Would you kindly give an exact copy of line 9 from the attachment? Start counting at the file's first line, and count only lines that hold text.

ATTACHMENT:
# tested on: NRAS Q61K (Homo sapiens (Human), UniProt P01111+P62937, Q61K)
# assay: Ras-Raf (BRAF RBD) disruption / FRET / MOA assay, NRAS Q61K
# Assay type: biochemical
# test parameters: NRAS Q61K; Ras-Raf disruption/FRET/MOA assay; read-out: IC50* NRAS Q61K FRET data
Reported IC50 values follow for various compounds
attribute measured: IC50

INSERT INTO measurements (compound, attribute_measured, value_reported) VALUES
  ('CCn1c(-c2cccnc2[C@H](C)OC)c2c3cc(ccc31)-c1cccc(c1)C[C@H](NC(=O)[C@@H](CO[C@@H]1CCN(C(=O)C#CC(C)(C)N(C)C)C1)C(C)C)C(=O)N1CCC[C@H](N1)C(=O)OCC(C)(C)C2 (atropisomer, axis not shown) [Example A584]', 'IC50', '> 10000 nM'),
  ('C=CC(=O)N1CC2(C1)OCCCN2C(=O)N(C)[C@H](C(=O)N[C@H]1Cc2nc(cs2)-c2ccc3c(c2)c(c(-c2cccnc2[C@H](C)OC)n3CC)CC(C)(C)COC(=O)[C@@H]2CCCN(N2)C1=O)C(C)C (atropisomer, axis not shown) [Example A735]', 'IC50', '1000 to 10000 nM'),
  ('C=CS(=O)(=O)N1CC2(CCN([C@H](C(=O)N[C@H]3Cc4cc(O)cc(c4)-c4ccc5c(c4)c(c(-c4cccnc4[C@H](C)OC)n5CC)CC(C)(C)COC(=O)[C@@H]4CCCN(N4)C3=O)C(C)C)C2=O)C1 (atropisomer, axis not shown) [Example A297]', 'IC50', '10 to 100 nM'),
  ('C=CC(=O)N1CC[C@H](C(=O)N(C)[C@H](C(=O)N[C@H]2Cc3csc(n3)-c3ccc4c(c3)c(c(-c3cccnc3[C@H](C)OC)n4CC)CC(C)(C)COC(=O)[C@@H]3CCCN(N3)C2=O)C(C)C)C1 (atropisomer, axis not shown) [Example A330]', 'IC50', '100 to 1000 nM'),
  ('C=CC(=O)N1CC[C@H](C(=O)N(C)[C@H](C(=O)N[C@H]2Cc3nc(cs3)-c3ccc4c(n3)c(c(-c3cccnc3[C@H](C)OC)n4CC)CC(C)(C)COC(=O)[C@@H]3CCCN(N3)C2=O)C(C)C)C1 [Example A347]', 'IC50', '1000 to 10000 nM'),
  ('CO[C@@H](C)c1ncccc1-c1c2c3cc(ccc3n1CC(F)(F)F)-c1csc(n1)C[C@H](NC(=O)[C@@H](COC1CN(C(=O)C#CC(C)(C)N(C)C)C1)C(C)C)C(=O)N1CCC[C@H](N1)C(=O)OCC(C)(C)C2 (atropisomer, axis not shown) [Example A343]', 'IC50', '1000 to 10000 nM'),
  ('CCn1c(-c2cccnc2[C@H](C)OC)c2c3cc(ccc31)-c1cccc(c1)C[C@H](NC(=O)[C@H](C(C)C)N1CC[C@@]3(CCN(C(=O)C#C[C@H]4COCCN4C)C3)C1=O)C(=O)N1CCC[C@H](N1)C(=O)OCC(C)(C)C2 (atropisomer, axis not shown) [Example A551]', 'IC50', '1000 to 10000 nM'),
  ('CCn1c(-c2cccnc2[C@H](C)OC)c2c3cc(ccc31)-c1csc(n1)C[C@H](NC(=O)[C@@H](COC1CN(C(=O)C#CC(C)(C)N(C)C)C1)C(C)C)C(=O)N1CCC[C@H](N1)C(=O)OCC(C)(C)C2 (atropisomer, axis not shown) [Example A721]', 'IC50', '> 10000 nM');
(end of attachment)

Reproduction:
  ('C=CC(=O)N1CC2(C1)OCCCN2C(=O)N(C)[C@H](C(=O)N[C@H]1Cc2nc(cs2)-c2ccc3c(c2)c(c(-c2cccnc2[C@H](C)OC)n3CC)CC(C)(C)COC(=O)[C@@H]2CCCN(N2)C1=O)C(C)C (atropisomer, axis not shown) [Example A735]', 'IC50', '1000 to 10000 nM'),